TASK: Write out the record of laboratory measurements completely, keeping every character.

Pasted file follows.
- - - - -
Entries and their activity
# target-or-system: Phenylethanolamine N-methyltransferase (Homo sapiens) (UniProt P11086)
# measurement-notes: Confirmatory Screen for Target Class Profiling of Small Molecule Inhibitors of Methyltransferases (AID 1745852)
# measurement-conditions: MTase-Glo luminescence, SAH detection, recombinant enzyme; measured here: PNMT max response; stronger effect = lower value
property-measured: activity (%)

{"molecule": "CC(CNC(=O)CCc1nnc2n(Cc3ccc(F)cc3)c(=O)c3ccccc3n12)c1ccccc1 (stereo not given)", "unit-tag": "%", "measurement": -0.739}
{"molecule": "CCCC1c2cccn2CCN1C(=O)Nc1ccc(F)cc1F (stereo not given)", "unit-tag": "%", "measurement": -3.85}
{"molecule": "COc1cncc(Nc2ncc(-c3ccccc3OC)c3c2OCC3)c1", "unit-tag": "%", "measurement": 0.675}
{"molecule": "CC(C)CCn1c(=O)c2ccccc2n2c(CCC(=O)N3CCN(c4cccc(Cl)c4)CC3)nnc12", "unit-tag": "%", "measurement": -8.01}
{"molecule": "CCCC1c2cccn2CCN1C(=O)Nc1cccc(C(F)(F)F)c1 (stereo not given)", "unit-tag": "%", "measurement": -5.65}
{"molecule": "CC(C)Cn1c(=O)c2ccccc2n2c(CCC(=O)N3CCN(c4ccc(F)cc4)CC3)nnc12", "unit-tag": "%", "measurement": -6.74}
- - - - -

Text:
Entries and their activity
# target-or-system: Phenylethanolamine N-methyltransferase (Homo sapiens) (UniProt P11086)
# measurement-notes: Confirmatory Screen for Target Class Profiling of Small Molecule Inhibitors of Methyltransferases (AID 1745852)
# measurement-conditions: MTase-Glo luminescence, SAH detection, recombinant enzyme; measured here: PNMT max response; stronger effect = lower value
property-measured: activity (%)

{"molecule": "CC(CNC(=O)CCc1nnc2n(Cc3ccc(F)cc3)c(=O)c3ccccc3n12)c1ccccc1 (stereo not given)", "unit-tag": "%", "measurement": -0.739}
{"molecule": "CCCC1c2cccn2CCN1C(=O)Nc1ccc(F)cc1F (stereo not given)", "unit-tag": "%", "measurement": -3.85}
{"molecule": "COc1cncc(Nc2ncc(-c3ccccc3OC)c3c2OCC3)c1", "unit-tag": "%", "measurement": 0.675}
{"molecule": "CC(C)CCn1c(=O)c2ccccc2n2c(CCC(=O)N3CCN(c4cccc(Cl)c4)CC3)nnc12", "unit-tag": "%", "measurement": -8.01}
{"molecule": "CCCC1c2cccn2CCN1C(=O)Nc1cccc(C(F)(F)F)c1 (stereo not given)", "unit-tag": "%", "measurement": -5.65}
{"molecule": "CC(C)Cn1c(=O)c2ccccc2n2c(CCC(=O)N3CCN(c4ccc(F)cc4)CC3)nnc12", "unit-tag": "%", "measurement": -6.74}